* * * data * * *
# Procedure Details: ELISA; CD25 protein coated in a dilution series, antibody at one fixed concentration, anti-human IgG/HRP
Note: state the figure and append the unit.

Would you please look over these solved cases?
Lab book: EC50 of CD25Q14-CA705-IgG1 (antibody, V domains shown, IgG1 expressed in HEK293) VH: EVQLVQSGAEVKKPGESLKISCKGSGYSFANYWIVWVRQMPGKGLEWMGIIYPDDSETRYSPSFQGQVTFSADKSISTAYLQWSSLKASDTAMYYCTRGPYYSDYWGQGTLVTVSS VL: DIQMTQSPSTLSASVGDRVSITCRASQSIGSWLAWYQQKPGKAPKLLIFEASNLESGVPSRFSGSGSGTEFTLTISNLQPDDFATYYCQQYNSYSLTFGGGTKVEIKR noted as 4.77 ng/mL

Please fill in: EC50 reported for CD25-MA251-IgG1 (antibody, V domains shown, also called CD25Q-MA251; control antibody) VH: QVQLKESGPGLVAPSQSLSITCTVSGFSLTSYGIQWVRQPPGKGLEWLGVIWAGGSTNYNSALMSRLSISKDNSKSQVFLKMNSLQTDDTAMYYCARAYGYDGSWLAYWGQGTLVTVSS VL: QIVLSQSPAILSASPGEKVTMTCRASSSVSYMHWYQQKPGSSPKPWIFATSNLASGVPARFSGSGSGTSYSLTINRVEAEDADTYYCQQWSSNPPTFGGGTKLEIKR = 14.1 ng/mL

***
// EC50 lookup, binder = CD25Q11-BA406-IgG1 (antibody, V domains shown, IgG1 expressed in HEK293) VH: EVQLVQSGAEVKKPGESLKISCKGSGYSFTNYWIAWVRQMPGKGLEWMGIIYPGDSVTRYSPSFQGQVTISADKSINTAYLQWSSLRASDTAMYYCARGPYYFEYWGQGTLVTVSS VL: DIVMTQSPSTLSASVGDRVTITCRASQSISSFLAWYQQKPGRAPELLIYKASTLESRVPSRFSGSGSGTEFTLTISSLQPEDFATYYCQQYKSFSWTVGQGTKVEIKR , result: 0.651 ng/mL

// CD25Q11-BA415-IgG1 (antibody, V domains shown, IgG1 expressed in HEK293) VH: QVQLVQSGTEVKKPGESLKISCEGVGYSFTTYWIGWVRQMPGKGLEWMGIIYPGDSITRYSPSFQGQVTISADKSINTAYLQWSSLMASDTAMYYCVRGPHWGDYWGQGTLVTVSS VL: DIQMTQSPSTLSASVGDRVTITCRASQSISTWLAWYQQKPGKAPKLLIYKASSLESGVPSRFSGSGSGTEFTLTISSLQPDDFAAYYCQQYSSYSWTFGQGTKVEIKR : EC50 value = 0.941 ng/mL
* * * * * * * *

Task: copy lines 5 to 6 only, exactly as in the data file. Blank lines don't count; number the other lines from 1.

Please fill in: EC50 reported for CD25-MA251-IgG1 (antibody, V domains shown, also called CD25Q-MA251; control antibody) VH: QVQLKESGPGLVAPSQSLSITCTVSGFSLTSYGIQWVRQPPGKGLEWLGVIWAGGSTNYNSALMSRLSISKDNSKSQVFLKMNSLQTDDTAMYYCARAYGYDGSWLAYWGQGTLVTVSS VL: QIVLSQSPAILSASPGEKVTMTCRASSSVSYMHWYQQKPGSSPKPWIFATSNLASGVPARFSGSGSGTSYSLTINRVEAEDADTYYCQQWSSNPPTFGGGTKLEIKR = 14.1 ng/mL

***